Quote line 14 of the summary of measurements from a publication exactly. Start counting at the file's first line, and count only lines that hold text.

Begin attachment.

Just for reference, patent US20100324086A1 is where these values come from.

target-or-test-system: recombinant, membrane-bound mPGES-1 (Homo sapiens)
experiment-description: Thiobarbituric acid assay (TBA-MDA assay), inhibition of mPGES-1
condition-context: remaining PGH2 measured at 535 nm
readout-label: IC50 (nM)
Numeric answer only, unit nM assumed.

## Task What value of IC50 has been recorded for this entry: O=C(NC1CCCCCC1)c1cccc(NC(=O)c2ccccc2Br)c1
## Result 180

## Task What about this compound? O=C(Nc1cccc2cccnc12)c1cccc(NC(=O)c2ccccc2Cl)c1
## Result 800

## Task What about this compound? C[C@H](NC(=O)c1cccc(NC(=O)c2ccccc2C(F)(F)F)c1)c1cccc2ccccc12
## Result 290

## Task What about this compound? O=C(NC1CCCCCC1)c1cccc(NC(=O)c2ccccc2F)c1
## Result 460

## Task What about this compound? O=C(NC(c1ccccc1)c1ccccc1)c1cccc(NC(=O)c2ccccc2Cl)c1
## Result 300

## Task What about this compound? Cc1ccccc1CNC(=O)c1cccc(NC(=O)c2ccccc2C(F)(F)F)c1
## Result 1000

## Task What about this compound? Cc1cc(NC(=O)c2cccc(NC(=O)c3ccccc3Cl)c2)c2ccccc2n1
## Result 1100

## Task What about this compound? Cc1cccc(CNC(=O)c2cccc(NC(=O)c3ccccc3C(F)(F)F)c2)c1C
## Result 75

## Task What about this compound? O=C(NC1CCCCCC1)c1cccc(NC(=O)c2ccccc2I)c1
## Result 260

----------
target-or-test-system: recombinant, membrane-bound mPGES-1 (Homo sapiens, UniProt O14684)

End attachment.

## Result 460